April 29, 2015 – Last year, I left my home in Israel to visit my grandmother in Pennsylvania. I found a great price on Expedia, focusing on arrival/departure times I thought would best suit her schedule. A few days before the end of my trip I noticed that my return flight had 12-hour layover in Munich. I'd never been to Germany, and touring Poland on a class trip when I was 16, I was not keen on going. But changing the ticket was prohibitively costly. Reluctantly, I began to look online for ways to spend my day there.
On a site describing beer halls and crown jewels, I put "Jewish" into the search menu. This narrowed my choices from 983 to 6. Among them, a five-hour tour of the camp at Dachau, a suburb of Munich.
My grandfather, who died in 1994, was there as a liberator under General Patton. This was a good way to spend my day there. How I wished my grandfather were alive so he could come with me or talk to me on the phone as I walk in his footsteps so many years later.
Zayda in fatigues
Then I discovered that I'd be arriving in Munich on April 29th, the day Dachau was liberated, 69 years to the day that my grandfather was there. The odds of this overwhelmed me. It also overwhelmed my father who booked a ticket from Israel to meet me there moments after I shared with him this “coincidence.”
His flight got in half an hour before mine; I got off the plane to find him standing at the gate smiling. What a different – and so much less lonely - time in Germany than I thought I might have. We ran to the train that would take us to the start of the tour and arrived just in time.
Our tour guide was a German man named Achim, whose family, he told us with a startling mixture of pride and indifference, were members of the SS. He made a point of letting us know that Dachau is not the only place he guides; he was giving a tour of the palace the next day, as though both places carried equal significance. Perhaps they did, but not to me.
Photo at Dachau taken by my grandfather
We walked into the camp. We saw the grounds that once held 32 barracks and imprisoned over 10,000 Jewish men. We saw where medical experiments were conducted, where they slept, showered and worked. We saw bordering ditches, guard towers and once-electrified barbed-wire fences that caged them. We saw the crematoria.
And we tried to look through my grandfather's eyes, a 21 year-old volunteer, whom the U.S. army tried to turn away due to his flat feet. We tried to imagine what he might have seen and felt as he stood there that day, liberation day, 69 years ago, when the camp must have looked very different.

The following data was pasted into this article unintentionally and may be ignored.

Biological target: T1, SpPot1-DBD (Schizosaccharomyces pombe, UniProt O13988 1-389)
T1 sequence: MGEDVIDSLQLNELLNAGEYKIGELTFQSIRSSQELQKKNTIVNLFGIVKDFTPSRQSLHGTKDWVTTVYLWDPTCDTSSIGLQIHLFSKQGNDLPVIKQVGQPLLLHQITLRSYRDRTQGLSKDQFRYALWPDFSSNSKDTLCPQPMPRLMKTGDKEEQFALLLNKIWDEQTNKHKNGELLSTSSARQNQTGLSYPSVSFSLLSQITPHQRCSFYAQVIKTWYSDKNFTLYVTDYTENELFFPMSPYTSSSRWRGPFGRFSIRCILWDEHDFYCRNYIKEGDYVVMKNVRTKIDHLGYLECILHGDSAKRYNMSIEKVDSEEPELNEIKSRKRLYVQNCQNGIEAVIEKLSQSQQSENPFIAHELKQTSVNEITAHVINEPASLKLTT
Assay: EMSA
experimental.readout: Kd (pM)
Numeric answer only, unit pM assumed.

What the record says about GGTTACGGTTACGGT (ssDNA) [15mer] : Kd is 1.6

I don't remembering ever hearing my grandfather tell me a war story in the 16 years I knew him. But I do remember hearing about a dispute he had with my father regarding serving in Vietnam. My father was ready to run to Canada if called-up, and my grandfather adamantly believed that one serves his country, end of story. Our guide gave us time to walk through a prison block, cell after cell of unlivable conditions which mostly housed clergy, imprisoned for opposing the Nazi regime. After 20 minutes of quiet contemplation, we stood outside again on the camp grounds, I said to my father, "Maybe this is why Zayda was so insistent that you serve. This is his experience of army service: right versus wrong, humanity versus barbarism. This is what he witnessed."
I can’t know for sure, but by the look on my father's face, and his tears, it felt like we landed on a truth. I could almost see my grandfather standing there with us and nodding, and then opening up to tell us one story flooding into another. I wish I could hear them.
As a dual citizen, I usually fly through Europe using my U.S. passport, just easier that way. I was careful this time, to hand them my Israeli passport. Now I have a stamp: Entrance, April 29, 2014 - Exit, April 29, 2014 over the watermark of a menorah, the emblem of the Jewish state.
My Israeli passport
There is a belief in Judaism that there are no coincidences. Sometimes life tugs your elbow to make sure you're paying attention. This was one of those days.
Our first stop off the plane back home in Israel was at my sister and brother-in-law's home, where we were greeted by their exuberant young sons, the older of whom is named for my grandfather. I may have hugged him just a little tighter than usual.
Father's Day is in June, but for me, April 29th – the day I walked with my father walking with his – has become my personal Father's Day, a day I'll never forget. Thank you Zayda for serving, and thank you dad, for meeting me to walk in your father's footsteps together.